In the extremely unlikely event that you’ve followed my past writing at outlets aside from BtBScore, you’d know that Javier Báez is my single favorite player to write about this side of Jake Lamb. Because there’s nobody else like him. Almost nobody embodies the type of high-risk, higher-reward presence that El Mago presents, and fewer players still are as polarizing as the New York Mets middle infielder.
Speaking of the Mets, it’s been a rough go for, well, the season. After acquiring Francisco Lindor and a bit of starting pitching to go along with an already very solid roster, they added Báez at the trade deadline in hopes that A. He could provide stability at short with Lindor out and B. Form a wildly successful middle infield combination with his friend when Lindor did return from the Injured List. Of course, in between, myriad ethical violations have surfaced from the front office and coaching ranks, both from this year and others. All this while they’ve failed to maintain pace with Atlanta as they sit 5.0 games back in the National League East race.
And yet, somehow, it’s Báez who has managed to draw more ire from fans and media alike. More than the moral disaster of a front office, an owner who can’t but help letting his fingers do a little too much walking on social media, and a roster that has largely underperformed at the most inopportune of times. No, it’s Báez who is the subject of borderline (or just blatant) racist thinkpieces and cheers at a HBP. Weird, right? The purpose here is not to pile on the Mets, of course. Been on social media? We don’t need to add to that (or do we?).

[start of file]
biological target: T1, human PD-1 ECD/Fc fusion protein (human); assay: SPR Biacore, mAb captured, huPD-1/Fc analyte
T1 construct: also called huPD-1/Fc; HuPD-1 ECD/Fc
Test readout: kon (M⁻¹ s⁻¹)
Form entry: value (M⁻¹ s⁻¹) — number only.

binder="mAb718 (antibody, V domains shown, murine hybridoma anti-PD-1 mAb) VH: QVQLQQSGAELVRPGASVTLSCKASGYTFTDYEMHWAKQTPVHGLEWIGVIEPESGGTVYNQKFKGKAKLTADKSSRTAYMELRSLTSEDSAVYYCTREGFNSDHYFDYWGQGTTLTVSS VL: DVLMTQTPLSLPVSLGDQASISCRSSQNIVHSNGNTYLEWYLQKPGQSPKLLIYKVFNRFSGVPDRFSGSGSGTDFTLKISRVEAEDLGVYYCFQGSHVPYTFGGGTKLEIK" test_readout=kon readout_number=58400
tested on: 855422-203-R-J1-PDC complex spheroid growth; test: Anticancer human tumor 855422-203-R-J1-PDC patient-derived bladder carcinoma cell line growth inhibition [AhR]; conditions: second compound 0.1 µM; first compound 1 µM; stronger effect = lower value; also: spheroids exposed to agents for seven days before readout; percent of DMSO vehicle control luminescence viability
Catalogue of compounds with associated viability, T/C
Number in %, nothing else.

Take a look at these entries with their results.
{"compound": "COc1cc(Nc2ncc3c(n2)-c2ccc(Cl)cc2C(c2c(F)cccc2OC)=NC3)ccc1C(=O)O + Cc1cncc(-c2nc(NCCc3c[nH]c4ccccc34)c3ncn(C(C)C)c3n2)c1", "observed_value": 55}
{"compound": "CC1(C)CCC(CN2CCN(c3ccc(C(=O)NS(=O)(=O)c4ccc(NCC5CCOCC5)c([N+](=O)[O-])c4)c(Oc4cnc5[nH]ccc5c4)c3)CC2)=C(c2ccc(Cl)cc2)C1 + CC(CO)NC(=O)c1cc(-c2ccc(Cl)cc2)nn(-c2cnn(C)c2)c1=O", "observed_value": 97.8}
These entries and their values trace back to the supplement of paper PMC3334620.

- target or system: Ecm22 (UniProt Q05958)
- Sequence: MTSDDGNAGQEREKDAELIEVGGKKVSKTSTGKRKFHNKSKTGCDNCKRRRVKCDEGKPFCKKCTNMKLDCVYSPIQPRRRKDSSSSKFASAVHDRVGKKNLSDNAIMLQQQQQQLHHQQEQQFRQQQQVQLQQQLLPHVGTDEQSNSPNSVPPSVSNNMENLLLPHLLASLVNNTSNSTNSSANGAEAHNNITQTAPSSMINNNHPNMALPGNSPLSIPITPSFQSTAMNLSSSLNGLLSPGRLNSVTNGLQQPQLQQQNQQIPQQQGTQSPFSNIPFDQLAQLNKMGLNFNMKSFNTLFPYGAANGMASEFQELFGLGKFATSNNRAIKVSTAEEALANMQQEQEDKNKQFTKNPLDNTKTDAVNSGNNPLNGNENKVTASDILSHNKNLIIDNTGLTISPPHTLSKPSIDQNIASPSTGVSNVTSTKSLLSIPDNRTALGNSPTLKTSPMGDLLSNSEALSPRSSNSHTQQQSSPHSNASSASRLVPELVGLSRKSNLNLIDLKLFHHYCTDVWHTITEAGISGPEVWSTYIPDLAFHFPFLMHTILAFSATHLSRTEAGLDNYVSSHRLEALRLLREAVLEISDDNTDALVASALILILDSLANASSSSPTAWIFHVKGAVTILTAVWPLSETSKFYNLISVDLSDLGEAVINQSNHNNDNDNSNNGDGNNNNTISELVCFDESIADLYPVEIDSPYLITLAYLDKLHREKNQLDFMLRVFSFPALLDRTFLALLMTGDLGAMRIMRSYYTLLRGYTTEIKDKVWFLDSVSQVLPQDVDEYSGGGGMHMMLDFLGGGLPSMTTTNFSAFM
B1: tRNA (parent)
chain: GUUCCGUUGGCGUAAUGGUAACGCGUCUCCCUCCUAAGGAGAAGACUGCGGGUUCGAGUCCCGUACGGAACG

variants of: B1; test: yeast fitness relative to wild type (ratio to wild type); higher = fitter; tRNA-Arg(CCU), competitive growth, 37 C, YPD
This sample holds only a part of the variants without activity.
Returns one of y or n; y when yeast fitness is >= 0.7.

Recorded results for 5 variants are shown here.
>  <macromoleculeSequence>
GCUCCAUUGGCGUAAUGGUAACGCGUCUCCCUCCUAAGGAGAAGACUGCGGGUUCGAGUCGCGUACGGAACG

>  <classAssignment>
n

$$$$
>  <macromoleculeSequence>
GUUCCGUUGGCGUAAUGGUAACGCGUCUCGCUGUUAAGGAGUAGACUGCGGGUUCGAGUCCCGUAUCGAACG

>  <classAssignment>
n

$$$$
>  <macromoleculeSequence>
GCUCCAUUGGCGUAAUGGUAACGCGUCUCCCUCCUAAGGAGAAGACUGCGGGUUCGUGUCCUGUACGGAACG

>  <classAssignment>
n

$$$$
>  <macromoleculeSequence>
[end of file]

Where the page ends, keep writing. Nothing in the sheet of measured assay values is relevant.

Instead, what I want to look at is simply Javier Báez, purely because of his enigmatic nature mentioned in the lede. The difference here is that he’s been doing it—“it” being the wide array of wild things he does on a baseball field, for better and worse—with the stability of a contract and a Chicago Cubs fanbase that would likely go to war in his name. Now, however, he’s facing free agency and a whole heap of uncertainty as to what his next steps will look like. Do recent developments impact that at all?
What is so extraordinary about Javy is the concept of what we can quantify out of a baseball player and what we cannot. What we can quantify is that Báez has had a five strikeout game and a pair of three strikeout games in barely more than a month in Mets uniform. He’s also hit eight home runs, which trails Pete Alonso by just one over that time for the team lead. In fact, his offensive numbers during his tenure in Queens might be mildly shocking, considering the narratives and said thinkpieces swirling around him thus far.
As of this writing, Báez has registered 119 plate appearances in a Mets uniform, having been limited by injury for a very short stretch. In that time, he’s slashed .300/.353/.582/.935, with a .282 ISO, a 153 wRC+, and an fWAR of 1.3. He’s also struck out nearly 29 percent of the time while walking at less than a five percent clip. Having struggled so much with the Cubs, that runs his cumulative slash up to .262/.310/.509/.819, with a .247 ISO and strikeout rate actually near 35 percent.